‘A way of life is going to be destroyed if you do this’
by Lori Fox, Yukon News, October 11, 2017
Lorraine Netro’s eyes filled with tears. She folded and unfolded her hands nervously, broke them apart and tugged at the edge of her brightly-printed scarf.
“It’s just very hard to find the words to talk about,” she said. “I get very emotional.”
“We have a spiritual connection to the caribou. The caribou sustains our way of life, they sustain our spirit and our soul.” Read the rest of this entry
Industrial development appears to be contributing most to the decline of caribou herds
By Daybreak South, CBC News, May 14, 2015
Woodland caribou in the South Peace region of eastern British Columbia could be wiped out despite government efforts to protect them.
Researchers from the University of Northern British Columbia and the B.C. government say five subpopulations of caribou could be heading towards extinction, likely because of industrial development. Read the rest of this entry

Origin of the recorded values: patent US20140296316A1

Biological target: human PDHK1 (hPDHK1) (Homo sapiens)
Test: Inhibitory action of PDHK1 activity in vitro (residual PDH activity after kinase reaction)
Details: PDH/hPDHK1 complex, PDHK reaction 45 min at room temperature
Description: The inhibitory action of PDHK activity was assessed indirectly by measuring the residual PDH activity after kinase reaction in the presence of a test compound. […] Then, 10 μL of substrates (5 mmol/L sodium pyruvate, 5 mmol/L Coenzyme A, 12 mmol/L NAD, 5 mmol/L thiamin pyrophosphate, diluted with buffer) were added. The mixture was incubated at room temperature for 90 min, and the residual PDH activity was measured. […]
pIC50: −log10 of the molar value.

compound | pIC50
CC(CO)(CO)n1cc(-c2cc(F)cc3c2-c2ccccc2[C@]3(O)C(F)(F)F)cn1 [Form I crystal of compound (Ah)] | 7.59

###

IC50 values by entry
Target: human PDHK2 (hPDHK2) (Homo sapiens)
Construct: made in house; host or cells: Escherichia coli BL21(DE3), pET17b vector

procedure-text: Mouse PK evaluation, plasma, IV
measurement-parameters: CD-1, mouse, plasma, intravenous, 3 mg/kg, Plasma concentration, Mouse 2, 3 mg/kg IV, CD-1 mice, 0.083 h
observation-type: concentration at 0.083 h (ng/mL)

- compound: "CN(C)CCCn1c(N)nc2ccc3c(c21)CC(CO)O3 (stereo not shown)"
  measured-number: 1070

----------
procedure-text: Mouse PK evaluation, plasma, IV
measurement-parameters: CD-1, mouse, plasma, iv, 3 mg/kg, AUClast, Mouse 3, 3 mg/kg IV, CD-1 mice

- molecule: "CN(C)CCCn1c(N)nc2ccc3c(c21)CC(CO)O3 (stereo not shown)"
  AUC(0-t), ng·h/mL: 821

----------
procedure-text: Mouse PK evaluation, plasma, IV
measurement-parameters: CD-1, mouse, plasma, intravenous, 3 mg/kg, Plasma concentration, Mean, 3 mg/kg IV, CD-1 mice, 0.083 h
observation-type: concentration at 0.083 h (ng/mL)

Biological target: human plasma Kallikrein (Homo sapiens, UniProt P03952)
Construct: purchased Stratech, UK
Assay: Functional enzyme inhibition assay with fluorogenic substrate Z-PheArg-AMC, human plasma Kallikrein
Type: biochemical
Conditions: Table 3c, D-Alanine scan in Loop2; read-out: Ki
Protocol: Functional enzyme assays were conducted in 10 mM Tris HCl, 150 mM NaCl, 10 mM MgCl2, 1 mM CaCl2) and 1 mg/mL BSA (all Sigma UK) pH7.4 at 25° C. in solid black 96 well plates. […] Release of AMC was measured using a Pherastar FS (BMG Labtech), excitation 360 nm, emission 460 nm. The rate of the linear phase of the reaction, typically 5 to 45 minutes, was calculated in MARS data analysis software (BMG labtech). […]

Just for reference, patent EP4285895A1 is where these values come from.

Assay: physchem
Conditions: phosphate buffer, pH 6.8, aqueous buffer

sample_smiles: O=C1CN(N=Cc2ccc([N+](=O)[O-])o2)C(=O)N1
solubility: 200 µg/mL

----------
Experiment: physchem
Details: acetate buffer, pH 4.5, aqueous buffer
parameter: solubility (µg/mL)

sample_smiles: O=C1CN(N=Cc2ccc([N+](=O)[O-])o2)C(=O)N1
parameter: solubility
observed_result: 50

Hundreds of angry phone calls, emails and faxes flooded the lines of one of the two B.C. helicopter companies contracted by the province to carry out the gray wolf cull.
Tommy Knowles, Wildlife Defence League spokesman, said it’s the second time this year his group has organized a call, email and fax protest to Bighorn Helicopters, which began Monday.
It’s one of the two companies currently carrying out the B.C. Ministry of Forests, Lands and Natural Resource Operations’ decision to eliminate 184 gray wolves in the South Selkirk and South Peace region in an effort to save the dwindling caribou population. Read the rest of this entry
While B.C. is justifying the termination of 184 grey wolves to rectify what they say is the primary cause of the declining caribou population, it isn’t consistent with decades of research.
Since the $2.1 million wolf cull program began on Jan. 15, environmental groups across B.C. have said the real reason attributed to the South Selkirk and South Peace caribou population drop from 49 in 2009 to 18 today is because of loss and disruption of crucial old-growth habitat – and research since the 1970s backs up that claim. Read the rest of this entry